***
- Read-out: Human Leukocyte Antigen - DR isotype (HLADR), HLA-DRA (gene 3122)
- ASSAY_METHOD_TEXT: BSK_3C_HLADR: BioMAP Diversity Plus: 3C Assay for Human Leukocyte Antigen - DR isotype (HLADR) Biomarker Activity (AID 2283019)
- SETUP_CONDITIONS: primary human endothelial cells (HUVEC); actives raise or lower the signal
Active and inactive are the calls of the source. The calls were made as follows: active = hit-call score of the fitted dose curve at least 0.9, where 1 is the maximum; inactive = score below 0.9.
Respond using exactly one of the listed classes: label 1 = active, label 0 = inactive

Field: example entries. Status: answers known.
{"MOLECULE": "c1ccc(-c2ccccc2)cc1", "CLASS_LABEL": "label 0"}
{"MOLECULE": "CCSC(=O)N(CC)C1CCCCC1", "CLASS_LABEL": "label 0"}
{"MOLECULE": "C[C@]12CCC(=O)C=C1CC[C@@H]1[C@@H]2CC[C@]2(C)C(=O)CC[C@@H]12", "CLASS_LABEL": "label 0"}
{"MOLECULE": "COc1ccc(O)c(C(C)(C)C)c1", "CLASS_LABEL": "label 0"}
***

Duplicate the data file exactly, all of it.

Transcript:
- Read-out: Human Leukocyte Antigen - DR isotype (HLADR), HLA-DRA (gene 3122)
- ASSAY_METHOD_TEXT: BSK_3C_HLADR: BioMAP Diversity Plus: 3C Assay for Human Leukocyte Antigen - DR isotype (HLADR) Biomarker Activity (AID 2283019)
- SETUP_CONDITIONS: primary human endothelial cells (HUVEC); actives raise or lower the signal
Active and inactive are the calls of the source. The calls were made as follows: active = hit-call score of the fitted dose curve at least 0.9, where 1 is the maximum; inactive = score below 0.9.
Respond using exactly one of the listed classes: label 1 = active, label 0 = inactive

Field: example entries. Status: answers known.
{"MOLECULE": "c1ccc(-c2ccccc2)cc1", "CLASS_LABEL": "label 0"}
{"MOLECULE": "CCSC(=O)N(CC)C1CCCCC1", "CLASS_LABEL": "label 0"}
{"MOLECULE": "C[C@]12CCC(=O)C=C1CC[C@@H]1[C@@H]2CC[C@]2(C)C(=O)CC[C@@H]12", "CLASS_LABEL": "label 0"}
{"MOLECULE": "COc1ccc(O)c(C(C)(C)C)c1", "CLASS_LABEL": "label 0"}